People deserve answers for failed govt policies
As the ongoing heatwave gets worse, the country's power shortage is unfortunately showing no signs of improvement. In fact, it is likely to get worse as the Payra power plant is going to shut down completely – currently, one of its units is out of operation – after June 5 due to a coal crisis. According to the State Minister for Power, Energy, and Mineral Resources, Nasrul Hamid, power outages have increased alarmingly due to the shutdowns of several power plants. The government is struggling to import fuel for these power plants. So, even though it increased the country's power generation capacity to 23,370 MW – more than the real demand – what it is actually capable of producing at present is much less (around 11,753 MW during peak hours on Saturday, for example) than what is necessary. This is a perfect example of the poor planning and policies the government has pursued over the years in regards to the power sector.
Residents of Dhaka city have been complaining about their extreme suffering amidst frequent power cuts as the temperature rose to 37 degrees Celsius on Saturday. In many areas of the capital, power outages have been occurring seven times or more, and both during the daytime and at night. As a result, children and adults have been falling sick, and hospitals across the country have been struggling to operate. Industries are also being affected badly and are facing production losses. People living in rural areas are doing even worse, as they are reportedly getting electricity for only five to six hours a day.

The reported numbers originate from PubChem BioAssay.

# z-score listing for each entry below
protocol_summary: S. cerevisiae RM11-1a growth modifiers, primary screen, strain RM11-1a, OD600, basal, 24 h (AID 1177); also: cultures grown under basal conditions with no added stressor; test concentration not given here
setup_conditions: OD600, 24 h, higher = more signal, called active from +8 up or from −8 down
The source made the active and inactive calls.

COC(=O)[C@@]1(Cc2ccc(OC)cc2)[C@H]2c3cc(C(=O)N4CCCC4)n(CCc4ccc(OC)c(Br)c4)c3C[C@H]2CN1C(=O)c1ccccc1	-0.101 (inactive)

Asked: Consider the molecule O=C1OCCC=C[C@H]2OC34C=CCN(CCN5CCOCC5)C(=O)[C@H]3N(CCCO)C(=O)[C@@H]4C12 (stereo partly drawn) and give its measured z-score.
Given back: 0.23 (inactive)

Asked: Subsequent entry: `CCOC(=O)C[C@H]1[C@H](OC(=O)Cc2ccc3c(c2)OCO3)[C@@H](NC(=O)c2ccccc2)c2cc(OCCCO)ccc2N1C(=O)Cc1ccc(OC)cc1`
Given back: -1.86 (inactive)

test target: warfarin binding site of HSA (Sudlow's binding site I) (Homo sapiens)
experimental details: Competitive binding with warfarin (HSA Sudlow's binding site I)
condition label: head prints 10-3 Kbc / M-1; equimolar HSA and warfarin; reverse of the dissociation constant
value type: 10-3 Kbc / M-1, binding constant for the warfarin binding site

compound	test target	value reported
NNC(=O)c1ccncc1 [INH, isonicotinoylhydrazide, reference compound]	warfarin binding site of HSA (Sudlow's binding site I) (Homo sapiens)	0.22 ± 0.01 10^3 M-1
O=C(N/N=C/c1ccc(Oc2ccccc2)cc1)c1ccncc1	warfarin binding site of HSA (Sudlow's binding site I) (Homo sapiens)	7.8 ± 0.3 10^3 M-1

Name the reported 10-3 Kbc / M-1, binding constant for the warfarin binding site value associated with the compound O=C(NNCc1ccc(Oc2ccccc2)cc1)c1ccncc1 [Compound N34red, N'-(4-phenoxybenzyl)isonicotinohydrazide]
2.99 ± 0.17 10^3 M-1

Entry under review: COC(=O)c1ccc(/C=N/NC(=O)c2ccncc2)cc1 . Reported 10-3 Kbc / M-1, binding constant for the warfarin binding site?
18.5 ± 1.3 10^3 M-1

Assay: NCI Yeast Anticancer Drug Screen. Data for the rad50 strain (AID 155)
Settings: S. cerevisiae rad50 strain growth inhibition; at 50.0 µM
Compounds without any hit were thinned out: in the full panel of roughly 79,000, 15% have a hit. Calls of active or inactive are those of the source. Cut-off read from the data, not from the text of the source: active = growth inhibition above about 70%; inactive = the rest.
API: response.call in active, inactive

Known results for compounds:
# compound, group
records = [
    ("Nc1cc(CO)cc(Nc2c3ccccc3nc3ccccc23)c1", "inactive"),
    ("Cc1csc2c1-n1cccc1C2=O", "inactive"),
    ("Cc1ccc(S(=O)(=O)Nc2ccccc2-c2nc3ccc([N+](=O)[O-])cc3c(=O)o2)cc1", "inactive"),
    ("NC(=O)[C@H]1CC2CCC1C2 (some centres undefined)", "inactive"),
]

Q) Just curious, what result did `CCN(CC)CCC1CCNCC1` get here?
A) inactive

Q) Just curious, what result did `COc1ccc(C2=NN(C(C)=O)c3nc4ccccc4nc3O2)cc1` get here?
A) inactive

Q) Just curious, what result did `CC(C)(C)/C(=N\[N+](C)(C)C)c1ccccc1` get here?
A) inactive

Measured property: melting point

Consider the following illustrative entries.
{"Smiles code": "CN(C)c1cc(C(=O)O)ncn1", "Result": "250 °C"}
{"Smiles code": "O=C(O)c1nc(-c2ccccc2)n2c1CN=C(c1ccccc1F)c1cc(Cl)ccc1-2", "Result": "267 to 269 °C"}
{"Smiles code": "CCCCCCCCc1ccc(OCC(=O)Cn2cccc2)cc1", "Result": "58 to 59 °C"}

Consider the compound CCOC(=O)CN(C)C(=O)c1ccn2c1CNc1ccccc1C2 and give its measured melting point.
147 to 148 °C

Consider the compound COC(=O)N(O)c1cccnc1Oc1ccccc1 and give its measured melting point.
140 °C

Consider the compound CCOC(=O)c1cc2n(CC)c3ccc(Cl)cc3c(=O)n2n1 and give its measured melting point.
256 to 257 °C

It is shocking that after boasting so strongly about their power sector policies, government officials have brought the sector to such a disastrous state. How can the power ministry allow the plants to close over its failure to pay the coal bills? Simultaneously, the government has allowed for huge amounts of payments to be made to idle power plants in the form of capacity charges. So, while on one hand the people were made to foot that bill, on the other, it is they who are also being made to suffer through these frequent power outages. The energy minister in particular, and the government in general, must answer for this.